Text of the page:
He said he plans to get Alexander acquitted at trial by arguing that she was acting in self-defense. But he also intends to argue that the 10-20-life law is unconstitutional because it violates the 8th Amendment prohibition on cruel and unusual punishment, and will claim that Alexander cannot be sentenced to 60 years since she was only sentenced to 20 years at her first trial.
George “Bob” Dekle, a retired prosecutor who is now a law professor at the University of Florida, said if Alexander is convicted again the issue of whether she should get 60 years in prison could end up going to the Supreme Court. If a sentence increases on a retrial, the law considers that vindictive unless there’s a good reason for the increased sentence, Dekle said. “Prosecutors will say it’s not vindictive, it’s what the case law now says you have to do,” Dekle said. “It will be up to the judge to decide if he agrees with that.”
If Daniel agrees with prosecutors and sentences Alexander to 60 years in prison, an appeal is almost certain. But if Daniel sentences her to 20 years the issue is probably done. “I can tell you as a retired prosecutor you (the state) almost never win appeals on issues like this,” Dekle said. But Dekle cautioned that the issue is fluid, since multiple Florida appellate courts have ruled on this issue, and some of those rulings conflict with each other.
The Florida Supreme Court is expected to take up the issue of whether Florida law requires multiple 10-20-life sentences to be consecutive. While the 1st District has ruled that judges must make sentences consecutive, other appellate courts in Florida have said judges can impose sentences concurrently.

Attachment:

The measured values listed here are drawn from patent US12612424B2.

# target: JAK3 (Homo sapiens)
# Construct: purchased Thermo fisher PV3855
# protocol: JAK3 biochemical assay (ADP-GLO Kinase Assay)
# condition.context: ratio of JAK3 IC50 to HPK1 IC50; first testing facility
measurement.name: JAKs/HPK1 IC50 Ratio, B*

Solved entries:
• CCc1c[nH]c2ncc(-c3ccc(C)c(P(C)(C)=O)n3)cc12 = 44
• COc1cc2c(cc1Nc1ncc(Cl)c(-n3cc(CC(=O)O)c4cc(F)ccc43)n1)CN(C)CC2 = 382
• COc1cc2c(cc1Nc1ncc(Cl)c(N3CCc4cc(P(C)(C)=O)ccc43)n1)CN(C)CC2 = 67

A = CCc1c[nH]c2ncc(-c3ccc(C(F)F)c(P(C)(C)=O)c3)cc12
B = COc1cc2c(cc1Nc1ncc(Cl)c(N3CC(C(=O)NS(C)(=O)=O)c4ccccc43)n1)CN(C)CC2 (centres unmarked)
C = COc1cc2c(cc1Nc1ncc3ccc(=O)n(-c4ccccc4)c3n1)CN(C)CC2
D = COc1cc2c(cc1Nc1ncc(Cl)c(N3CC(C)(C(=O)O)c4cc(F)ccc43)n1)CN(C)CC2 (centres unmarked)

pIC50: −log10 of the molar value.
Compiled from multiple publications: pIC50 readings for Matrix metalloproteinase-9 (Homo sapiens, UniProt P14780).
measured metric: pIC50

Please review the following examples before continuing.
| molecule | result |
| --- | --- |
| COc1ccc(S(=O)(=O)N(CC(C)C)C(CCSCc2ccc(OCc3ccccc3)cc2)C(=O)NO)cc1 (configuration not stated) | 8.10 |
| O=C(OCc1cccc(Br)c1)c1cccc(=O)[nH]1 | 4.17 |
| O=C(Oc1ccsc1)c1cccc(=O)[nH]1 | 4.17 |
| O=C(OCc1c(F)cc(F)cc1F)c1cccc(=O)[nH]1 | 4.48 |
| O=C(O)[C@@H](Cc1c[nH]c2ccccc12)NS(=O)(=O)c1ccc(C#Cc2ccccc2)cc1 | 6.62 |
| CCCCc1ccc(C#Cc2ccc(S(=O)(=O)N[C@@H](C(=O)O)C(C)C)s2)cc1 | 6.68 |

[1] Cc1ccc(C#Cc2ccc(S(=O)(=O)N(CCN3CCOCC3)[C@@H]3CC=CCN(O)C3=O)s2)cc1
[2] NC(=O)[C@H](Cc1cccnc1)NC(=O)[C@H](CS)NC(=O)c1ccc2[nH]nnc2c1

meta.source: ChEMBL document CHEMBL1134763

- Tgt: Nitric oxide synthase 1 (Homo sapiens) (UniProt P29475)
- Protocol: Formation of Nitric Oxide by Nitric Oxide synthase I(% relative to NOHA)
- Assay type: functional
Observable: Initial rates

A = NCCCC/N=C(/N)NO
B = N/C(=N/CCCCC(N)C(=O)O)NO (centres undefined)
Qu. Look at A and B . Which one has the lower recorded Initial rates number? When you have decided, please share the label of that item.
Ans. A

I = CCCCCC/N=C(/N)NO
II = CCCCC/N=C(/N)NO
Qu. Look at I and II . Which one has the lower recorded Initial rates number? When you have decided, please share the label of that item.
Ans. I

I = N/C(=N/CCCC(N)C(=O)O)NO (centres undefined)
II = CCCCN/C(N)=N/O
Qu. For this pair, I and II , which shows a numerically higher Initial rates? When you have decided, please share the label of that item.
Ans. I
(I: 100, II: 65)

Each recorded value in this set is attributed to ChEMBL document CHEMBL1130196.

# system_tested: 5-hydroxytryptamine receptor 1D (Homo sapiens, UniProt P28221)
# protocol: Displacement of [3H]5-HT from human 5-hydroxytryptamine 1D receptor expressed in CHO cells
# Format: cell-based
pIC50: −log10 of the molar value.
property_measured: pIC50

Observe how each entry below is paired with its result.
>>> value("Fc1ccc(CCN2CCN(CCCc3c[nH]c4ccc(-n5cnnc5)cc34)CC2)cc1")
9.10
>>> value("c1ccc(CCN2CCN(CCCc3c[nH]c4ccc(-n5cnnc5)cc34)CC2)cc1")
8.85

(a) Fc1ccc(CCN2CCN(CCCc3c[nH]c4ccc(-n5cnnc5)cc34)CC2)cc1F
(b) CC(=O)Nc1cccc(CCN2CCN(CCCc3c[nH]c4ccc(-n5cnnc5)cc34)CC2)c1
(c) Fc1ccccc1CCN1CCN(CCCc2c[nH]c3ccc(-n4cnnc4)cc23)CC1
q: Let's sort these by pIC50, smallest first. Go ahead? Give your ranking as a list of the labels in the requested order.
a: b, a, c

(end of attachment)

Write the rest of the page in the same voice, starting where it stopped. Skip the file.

THE SELF-DEFENSE CLAIM
Alexander has claimed she fired a warning shot at her estranged husband, Rico Gray, and wasn’t trying to hit Gray or his two children from a previous relationship. She has said the incident, which happened days after she’d given birth, began when Gray accused her of infidelity and questioned whether the newborn child was his. Alexander told him to leave and locked herself in the bathroom until he broke through the door, grabbed her by the neck and shoved her to the floor. She ran into the garage but found she could not leave because the garage door would not open, according to the report. She got a gun from the glove compartment of a car in the garage, went back into the house and when Gray saw her, she said he charged, saying he was going to kill her. Alexander fired the gun. Alexander said it was a warning shot. Prosecutors dispute that and say the bullet hit the wall, not the ceiling, and it could have killed Gray or his children.
Mantei previously said that Gray’s children have suffered because of the incident, and they are the real victims in this case. Alexander cited the Stand Your Ground law to justify firing the shot. It allows the use of deadly force instead of retreating if the person is afraid for his or her life. But that defense was rejected by Circuit Judge Elizabeth Senterfitt, who ruled that Alexander’s choice to go back into the house to face her husband was not consistent with someone who was in “genuine fear of his or her life.”
At one point, prosecutors offered Alexander a prison sentence of three years before her original trial, but she turned that down and chose to go to trial.